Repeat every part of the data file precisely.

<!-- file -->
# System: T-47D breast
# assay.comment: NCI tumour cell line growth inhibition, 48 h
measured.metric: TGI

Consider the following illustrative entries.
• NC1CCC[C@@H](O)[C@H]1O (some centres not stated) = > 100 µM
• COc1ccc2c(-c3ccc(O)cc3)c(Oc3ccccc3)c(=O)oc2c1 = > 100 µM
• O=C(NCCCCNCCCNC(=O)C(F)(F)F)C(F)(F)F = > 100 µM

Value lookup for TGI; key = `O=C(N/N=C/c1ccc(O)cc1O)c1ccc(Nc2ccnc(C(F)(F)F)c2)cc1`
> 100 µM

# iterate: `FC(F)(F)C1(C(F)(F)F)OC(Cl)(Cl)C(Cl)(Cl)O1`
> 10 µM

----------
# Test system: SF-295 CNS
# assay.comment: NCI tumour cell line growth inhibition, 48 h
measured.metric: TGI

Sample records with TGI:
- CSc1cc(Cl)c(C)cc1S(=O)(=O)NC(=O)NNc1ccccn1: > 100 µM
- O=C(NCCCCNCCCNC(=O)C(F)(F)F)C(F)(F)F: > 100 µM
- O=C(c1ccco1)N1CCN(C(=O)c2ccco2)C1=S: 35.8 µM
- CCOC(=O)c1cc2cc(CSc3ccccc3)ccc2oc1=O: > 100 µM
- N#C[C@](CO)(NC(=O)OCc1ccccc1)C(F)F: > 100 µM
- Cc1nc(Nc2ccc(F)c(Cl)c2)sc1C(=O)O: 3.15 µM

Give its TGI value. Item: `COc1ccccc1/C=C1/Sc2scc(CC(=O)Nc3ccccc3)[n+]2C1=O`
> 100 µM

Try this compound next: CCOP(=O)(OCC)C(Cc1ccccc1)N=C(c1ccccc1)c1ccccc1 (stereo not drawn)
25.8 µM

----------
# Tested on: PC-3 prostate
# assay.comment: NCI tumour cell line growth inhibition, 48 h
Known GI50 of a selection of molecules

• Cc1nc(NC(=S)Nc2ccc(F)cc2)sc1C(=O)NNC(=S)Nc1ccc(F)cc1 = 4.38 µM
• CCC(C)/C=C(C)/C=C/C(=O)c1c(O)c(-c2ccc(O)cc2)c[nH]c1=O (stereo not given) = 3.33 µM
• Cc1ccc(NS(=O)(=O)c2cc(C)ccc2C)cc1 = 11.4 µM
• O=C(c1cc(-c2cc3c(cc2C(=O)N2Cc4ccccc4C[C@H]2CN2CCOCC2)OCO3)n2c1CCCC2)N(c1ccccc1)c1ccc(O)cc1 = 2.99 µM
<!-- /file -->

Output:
# System: T-47D breast
# assay.comment: NCI tumour cell line growth inhibition, 48 h
measured.metric: TGI

Consider the following illustrative entries.
• NC1CCC[C@@H](O)[C@H]1O (some centres not stated) = > 100 µM
• COc1ccc2c(-c3ccc(O)cc3)c(Oc3ccccc3)c(=O)oc2c1 = > 100 µM
• O=C(NCCCCNCCCNC(=O)C(F)(F)F)C(F)(F)F = > 100 µM

Value lookup for TGI; key = `O=C(N/N=C/c1ccc(O)cc1O)c1ccc(Nc2ccnc(C(F)(F)F)c2)cc1`
> 100 µM

# iterate: `FC(F)(F)C1(C(F)(F)F)OC(Cl)(Cl)C(Cl)(Cl)O1`
> 10 µM

----------
# Test system: SF-295 CNS
# assay.comment: NCI tumour cell line growth inhibition, 48 h
measured.metric: TGI

Sample records with TGI:
- CSc1cc(Cl)c(C)cc1S(=O)(=O)NC(=O)NNc1ccccn1: > 100 µM
- O=C(NCCCCNCCCNC(=O)C(F)(F)F)C(F)(F)F: > 100 µM
- O=C(c1ccco1)N1CCN(C(=O)c2ccco2)C1=S: 35.8 µM
- CCOC(=O)c1cc2cc(CSc3ccccc3)ccc2oc1=O: > 100 µM
- N#C[C@](CO)(NC(=O)OCc1ccccc1)C(F)F: > 100 µM
- Cc1nc(Nc2ccc(F)c(Cl)c2)sc1C(=O)O: 3.15 µM

Give its TGI value. Item: `COc1ccccc1/C=C1/Sc2scc(CC(=O)Nc3ccccc3)[n+]2C1=O`
> 100 µM

Try this compound next: CCOP(=O)(OCC)C(Cc1ccccc1)N=C(c1ccccc1)c1ccccc1 (stereo not drawn)
25.8 µM

----------
# Tested on: PC-3 prostate
# assay.comment: NCI tumour cell line growth inhibition, 48 h
Known GI50 of a selection of molecules

• Cc1nc(NC(=S)Nc2ccc(F)cc2)sc1C(=O)NNC(=S)Nc1ccc(F)cc1 = 4.38 µM
• CCC(C)/C=C(C)/C=C/C(=O)c1c(O)c(-c2ccc(O)cc2)c[nH]c1=O (stereo not given) = 3.33 µM
• Cc1ccc(NS(=O)(=O)c2cc(C)ccc2C)cc1 = 11.4 µM
• O=C(c1cc(-c2cc3c(cc2C(=O)N2Cc4ccccc4C[C@H]2CN2CCOCC2)OCO3)n2c1CCCC2)N(c1ccccc1)c1ccc(O)cc1 = 2.99 µM